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Thursday, July 16, 2009 | David Page says the problem is that parents are on their own. Teachers have a union. So do principals. School board members get to vote plans up or down and top administrators make decisions in the salmon-pink offices of San Diego Unified.
But parents are often too intimidated to speak up or too star-struck with school staffers to question them, Page said. Education is a world loaded with its own numbing lingo — categorical funding, supplement not supplant, program improvement — and it seems overwhelming to understand it, let alone to fight it.
“They think, ‘They make six figures and they’re educated. Who am I to second guess them?'” Page said.
Yet Page has done just that. If parents at the poorer schools in San Diego Unified did have a union, he might be their leader, with all the fans and foes that entails. Seventeen years after the father of six first walked into a parents’ meeting at Ross Elementary in Kearny Mesa, unsure of his rights and unfamiliar with the jargon, Page has become a human encyclopedia on the rules that govern funds for disadvantaged kids and a dogged fighter for parents in communities sometimes left out of decisions.
He is one of the few parents across the state that jets to Sacramento for meetings of the state Board of Education, pores over complex regulations on education spending, and explains it all to befuddled parents at the school district committee that oversees funds for children in poverty, which he has led for six years. Page also leads the nonprofit California Association of Compensatory Education and sits on the board of the Family Area Network, which advises the state on parent involvement.
“He is the poster child for parent involvement. You couldn’t ask for more,” said Rae Belisle, a member of the state Board of Education. “And I know his school district may or may not agree — being held accountable is not a pleasant thing.”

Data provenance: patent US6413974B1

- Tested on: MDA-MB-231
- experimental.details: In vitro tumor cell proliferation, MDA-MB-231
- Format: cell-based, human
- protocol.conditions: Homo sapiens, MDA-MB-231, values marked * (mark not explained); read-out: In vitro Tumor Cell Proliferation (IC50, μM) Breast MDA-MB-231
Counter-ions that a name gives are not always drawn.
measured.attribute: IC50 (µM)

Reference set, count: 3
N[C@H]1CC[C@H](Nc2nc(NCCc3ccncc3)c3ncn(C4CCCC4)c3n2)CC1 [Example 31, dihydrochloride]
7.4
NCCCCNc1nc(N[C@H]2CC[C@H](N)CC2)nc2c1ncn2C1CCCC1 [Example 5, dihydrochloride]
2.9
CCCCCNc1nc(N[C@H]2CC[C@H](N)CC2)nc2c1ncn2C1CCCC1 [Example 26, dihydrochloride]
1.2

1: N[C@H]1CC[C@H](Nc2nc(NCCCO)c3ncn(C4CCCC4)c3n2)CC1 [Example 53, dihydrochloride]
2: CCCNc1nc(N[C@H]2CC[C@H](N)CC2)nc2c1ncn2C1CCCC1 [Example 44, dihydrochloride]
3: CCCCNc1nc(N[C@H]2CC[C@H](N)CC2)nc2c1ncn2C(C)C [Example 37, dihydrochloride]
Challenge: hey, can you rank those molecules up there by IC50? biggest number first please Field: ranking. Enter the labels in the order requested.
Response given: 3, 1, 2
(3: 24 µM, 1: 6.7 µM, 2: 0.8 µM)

Page frequently is at odds with the school district over how it spends money for disadvantaged children and has locked horns with all three of the last superintendents. He clearly has opinions of his own — Page has a libertarian streak and a deep suspicion of power, from unions to corporate leaders getting involved in schools — but he doesn’t readily give his take on the most explosive questions for his committee, such as how the money should be divided up among schools. Instead he focuses on the rules and the basic question: Were parents properly involved?
Some of his battles have stretched for years. One of his complaints about using federal money on a golden handshake given to workers six years ago just forced the school district to repay its own federal funds $700,000 for the mistake. Other complaints died on the vine or are still grinding their way through the system. But while superintendents come and go, Page has waited out his battles, logging hour after unpaid hour.
Between raising his kids, running a daycare with his wife and directing a Christian Ashram, Page devotes three to four hours a day to firing off e-mails and surfing the web for updates from both the state and national departments of education, the school district and the state groups he belongs to. He combs through the school board meeting agendas on his computer under the solemn gaze of a painting of Jesus in his living room.
His files include electronic copies of the Brown Act that requires open meetings and federal regulations with alphabet-soup names. Page is the kind of opponent that you might dread, but not dislike, if you disagree with him: organized, informed and insistent.
“His level of knowledge, coupled with the time he spends as a volunteer, is really unmatched,” said Assistant General Counsel Art Palkowitz, who has often been at the opposite side of debates with Page.
Page is a stickler for the rules. He knows them well, although not everyone agrees with his conclusions. And perhaps more potently, he can explain them to other parents in everyday language. He once compared the different strands of state funding to the different credit cards in his wallet. When wonks or bureaucrats come to see his committee armed with handouts and slideshows, Page stops them after each acronym and makes them explain it to the moms and dads who sit in a former elementary school auditorium sipping coffee from Styrofoam cups. Palkowitz called him “very influential.”
His role is even more important now, as money is poured into those federal funds through the stimulus bill, a rare influx of dollars as San Diego Unified faces state budget cuts. One principal compared it a single slice of pumpkin pie to split at a Thanksgiving dinner. Everyone wants a piece, and Page fears that when that happens, the rules tend to slide. Already he worries that the push for “flexibility” in state funding will mean that meaningful regulations go out the window.